United States v. Perea, No. 19-2160 (10th Cir. 2020)Annotate this Case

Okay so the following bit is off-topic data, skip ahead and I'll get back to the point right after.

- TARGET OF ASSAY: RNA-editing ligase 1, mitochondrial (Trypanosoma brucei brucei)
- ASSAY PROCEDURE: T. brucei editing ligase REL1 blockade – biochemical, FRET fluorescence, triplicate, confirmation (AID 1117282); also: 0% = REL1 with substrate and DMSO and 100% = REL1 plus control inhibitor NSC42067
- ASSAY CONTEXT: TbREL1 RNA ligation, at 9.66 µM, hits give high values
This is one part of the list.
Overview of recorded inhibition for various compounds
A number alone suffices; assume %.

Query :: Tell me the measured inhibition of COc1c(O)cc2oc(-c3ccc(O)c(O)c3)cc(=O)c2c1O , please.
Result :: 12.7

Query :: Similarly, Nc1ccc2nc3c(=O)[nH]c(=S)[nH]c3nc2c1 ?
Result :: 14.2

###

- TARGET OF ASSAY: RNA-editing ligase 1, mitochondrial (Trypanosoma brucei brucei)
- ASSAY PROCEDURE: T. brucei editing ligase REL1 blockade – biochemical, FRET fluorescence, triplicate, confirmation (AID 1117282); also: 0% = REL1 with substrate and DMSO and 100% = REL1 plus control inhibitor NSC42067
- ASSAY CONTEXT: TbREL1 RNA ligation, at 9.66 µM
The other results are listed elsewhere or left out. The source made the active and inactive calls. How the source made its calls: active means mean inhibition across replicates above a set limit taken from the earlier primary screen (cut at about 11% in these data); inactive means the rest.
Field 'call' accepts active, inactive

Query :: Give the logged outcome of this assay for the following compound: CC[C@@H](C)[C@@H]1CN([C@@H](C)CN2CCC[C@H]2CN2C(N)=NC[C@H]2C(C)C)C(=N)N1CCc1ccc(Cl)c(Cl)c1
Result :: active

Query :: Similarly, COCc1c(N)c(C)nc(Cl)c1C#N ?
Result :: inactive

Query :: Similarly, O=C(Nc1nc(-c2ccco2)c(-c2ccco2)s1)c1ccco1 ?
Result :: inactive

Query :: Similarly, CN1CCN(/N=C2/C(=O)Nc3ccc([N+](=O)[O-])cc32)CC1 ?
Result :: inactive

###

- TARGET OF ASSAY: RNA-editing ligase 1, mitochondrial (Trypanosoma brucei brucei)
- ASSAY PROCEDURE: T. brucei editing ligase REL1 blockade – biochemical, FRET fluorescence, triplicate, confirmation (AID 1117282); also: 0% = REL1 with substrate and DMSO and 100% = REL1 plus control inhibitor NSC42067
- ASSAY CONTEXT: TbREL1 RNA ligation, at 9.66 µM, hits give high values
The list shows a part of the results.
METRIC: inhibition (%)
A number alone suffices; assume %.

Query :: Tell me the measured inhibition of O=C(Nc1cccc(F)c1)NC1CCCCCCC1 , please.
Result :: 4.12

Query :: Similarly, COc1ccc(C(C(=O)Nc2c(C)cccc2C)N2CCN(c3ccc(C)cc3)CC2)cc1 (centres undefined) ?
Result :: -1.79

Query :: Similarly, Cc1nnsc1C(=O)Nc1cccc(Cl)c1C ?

In 2015, a federal grand jury indicted Defendant Martin Perea on nine counts of production of a visual depiction of a minor engaging in sexually explicit conduct. In 2016, Defendant produced a report by Dr. Alexander Paret, which opined that Defendant lacked competency to stand trial. In light of this report, the Government moved for a psychiatric and psychological examination of Defendant, and Defendant was sent for evaluation. In 2017, Dr. Lisa Bellah, a licensed psychologist with the Federal Bureau of Prisons (“BOP”), reported that Defendant suffered from a mental disease or defect which rendered him unable to understand the nature and consequences of the proceedings against him or to properly assist in his defense. Dr. Bellah thus determined Defendant was presently incompetent to stand trial. But she also suggested that Defendant could achieve competency within a reasonable amount of time if he were educated on criminal matters. In response, the district court entered an order finding Defendant incompetent to stand trial. And upon the Government’s motion, the court ordered that Defendant be committed for treatment and restoration. In 2018, Dr. Jacob X. Chavez, another psychologist with the BOP reported that Defendant was incompetent and substantially unlikely to be restored to competency in the foreseeable future. Upon recommendation, the district court ordered a risk assessment. During the pre-risk assessment and risk assessment interviews, however, Dr. Chavez observed that Defendant presented as “notably different” from his previous presentation, revealing a “higher level of understanding than portrayed previously.” Based in part on this observation, Dr. Chavez issued a new report which found Defendant was, more likely than not, competent to proceed. At competency hearings, Dr. Chavez testified, leading the district court to enter an order finding Defendant competent to stand trial. Defendant filed an interlocutory appeal challenging the district court’s last order. Because a competency determination was a non-final order, and the collateral order doctrine did not apply, the Tenth Circuit granted the Government's motion to dismiss this appeal for lack of jurisdiction.